Considering the enthusiasm, it’s surprising that Apple’s online and physical retail store environments have largely stood clear of AR to date. How might Apple augment its shopping experience? Is the current technology appropriate for a retail setting?

When discussing the Apple Store experience, it’s important to differentiate between the online store website (including the Apple Store app) and brick and mortar retail locations. Augmented reality is a natural fit for online shopping, where interactive 3D models can bring products into your home before you buy them. Apple already highlights several apps with similar functionality on its AR website.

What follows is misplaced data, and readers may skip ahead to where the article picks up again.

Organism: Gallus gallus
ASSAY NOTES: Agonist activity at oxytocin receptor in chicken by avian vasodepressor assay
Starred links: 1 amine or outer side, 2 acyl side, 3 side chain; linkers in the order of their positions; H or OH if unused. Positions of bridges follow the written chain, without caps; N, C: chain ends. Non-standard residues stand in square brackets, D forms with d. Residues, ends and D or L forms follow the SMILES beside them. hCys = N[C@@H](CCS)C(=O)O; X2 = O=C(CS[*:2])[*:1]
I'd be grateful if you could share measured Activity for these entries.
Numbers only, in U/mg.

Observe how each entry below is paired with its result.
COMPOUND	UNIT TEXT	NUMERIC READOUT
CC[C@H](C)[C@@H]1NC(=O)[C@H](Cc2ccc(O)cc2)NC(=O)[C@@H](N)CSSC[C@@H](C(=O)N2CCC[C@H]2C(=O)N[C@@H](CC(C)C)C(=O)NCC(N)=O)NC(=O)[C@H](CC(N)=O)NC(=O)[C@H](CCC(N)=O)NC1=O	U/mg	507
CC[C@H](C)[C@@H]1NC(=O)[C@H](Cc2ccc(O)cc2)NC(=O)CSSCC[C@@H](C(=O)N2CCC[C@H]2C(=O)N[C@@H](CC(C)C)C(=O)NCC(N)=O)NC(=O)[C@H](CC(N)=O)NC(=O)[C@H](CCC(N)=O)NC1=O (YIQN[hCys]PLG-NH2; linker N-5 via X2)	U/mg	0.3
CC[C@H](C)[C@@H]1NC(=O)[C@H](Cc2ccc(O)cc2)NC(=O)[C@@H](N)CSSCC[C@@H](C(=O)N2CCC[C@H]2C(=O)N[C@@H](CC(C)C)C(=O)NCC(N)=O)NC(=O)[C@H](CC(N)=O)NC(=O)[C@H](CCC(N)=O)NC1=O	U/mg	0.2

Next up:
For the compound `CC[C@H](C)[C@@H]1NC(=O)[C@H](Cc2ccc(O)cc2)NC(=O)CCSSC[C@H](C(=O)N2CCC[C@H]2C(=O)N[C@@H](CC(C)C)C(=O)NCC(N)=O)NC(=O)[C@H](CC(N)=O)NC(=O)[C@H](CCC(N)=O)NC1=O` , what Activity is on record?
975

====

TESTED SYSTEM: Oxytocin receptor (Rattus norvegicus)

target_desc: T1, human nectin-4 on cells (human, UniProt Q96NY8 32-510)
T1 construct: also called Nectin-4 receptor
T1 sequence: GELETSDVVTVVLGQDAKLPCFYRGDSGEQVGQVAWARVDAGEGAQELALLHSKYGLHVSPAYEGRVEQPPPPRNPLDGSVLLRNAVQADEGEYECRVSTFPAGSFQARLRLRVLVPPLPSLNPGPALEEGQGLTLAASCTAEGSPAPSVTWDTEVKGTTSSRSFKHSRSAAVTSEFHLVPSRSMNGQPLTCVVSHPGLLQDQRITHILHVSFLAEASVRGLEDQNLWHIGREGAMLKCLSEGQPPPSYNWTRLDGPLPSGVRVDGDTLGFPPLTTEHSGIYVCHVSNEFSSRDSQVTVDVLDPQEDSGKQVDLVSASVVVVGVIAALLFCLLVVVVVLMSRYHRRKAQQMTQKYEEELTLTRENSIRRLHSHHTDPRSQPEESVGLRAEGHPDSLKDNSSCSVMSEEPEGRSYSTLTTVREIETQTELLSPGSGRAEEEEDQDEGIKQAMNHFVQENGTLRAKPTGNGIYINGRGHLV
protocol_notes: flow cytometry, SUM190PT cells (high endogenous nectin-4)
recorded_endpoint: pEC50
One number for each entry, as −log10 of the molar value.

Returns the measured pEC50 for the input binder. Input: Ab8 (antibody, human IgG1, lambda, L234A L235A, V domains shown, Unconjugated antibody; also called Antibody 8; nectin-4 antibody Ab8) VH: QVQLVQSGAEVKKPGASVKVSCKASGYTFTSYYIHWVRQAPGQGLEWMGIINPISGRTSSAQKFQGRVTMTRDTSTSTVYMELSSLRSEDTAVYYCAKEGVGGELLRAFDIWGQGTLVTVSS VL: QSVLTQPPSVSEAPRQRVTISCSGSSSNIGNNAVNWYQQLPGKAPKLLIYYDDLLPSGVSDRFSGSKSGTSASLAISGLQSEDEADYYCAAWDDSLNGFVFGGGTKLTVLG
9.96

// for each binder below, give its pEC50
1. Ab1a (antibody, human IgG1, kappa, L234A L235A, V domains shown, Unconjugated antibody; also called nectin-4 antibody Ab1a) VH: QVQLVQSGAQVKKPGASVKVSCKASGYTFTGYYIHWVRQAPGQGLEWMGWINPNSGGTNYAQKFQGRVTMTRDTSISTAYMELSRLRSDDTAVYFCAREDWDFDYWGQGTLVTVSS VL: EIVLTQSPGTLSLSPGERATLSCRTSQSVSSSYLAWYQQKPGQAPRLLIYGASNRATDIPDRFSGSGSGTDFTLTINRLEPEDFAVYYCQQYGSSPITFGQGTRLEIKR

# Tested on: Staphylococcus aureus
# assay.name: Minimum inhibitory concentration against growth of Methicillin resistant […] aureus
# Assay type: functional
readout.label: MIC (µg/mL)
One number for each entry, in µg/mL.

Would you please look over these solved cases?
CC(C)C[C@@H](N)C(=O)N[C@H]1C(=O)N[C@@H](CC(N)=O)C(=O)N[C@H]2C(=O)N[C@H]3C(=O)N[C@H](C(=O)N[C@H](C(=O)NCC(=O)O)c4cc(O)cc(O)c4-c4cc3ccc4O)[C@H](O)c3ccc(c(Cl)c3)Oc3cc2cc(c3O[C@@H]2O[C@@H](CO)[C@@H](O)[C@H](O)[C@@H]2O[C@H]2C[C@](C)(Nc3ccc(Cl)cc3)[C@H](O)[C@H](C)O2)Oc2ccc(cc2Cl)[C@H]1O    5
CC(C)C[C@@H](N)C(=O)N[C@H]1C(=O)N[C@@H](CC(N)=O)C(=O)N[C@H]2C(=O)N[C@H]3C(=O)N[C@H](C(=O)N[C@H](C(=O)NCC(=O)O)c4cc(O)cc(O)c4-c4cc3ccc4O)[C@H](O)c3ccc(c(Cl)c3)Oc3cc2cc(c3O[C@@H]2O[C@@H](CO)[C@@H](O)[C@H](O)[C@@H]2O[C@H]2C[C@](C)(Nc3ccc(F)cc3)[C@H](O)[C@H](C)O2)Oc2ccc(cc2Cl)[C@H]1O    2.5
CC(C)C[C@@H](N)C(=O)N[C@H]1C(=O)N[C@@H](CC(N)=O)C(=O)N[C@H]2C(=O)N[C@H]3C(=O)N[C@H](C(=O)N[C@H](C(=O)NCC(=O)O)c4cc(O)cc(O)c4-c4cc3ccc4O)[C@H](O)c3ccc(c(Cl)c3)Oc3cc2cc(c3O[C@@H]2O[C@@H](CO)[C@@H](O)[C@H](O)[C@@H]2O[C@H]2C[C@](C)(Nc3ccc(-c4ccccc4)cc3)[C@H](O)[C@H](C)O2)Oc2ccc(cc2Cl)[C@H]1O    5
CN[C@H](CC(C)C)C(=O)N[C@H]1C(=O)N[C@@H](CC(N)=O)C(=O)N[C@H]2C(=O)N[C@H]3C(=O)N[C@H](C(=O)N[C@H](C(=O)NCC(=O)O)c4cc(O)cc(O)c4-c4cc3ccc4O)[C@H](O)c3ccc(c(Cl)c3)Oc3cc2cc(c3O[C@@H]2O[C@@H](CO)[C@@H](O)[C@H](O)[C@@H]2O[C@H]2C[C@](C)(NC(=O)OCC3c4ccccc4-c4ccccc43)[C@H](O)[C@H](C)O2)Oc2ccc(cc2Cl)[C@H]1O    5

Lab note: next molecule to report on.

Since the very first Apple Watch, Apple has offered a tool in the Apple Store app to demonstrate the actual size of each watch model. While the feature is far less immersive than a modern AR demo, it illustrates Apple’s long interest in creating a richer shopping experience. More recently, webpages for the new Mac Pro and Pro Display XDR are the first to include full 3D product models you can place in the real world. The feature became an instant hit with enthusiasts online. Unfortunately, these models are unavailable inside the Apple Store app.

The road ahead is rockier when discussing brick and mortar retail stores. Several retailers have already experimented with bringing AR to the in-store experience with virtual showrooms and 3D wayfinding for store navigation. In public environments, the use of AR should be carefully considered to avoid becoming a cheap novelty. Augmented reality is only useful when it lives up to its name and truly augments the world around you.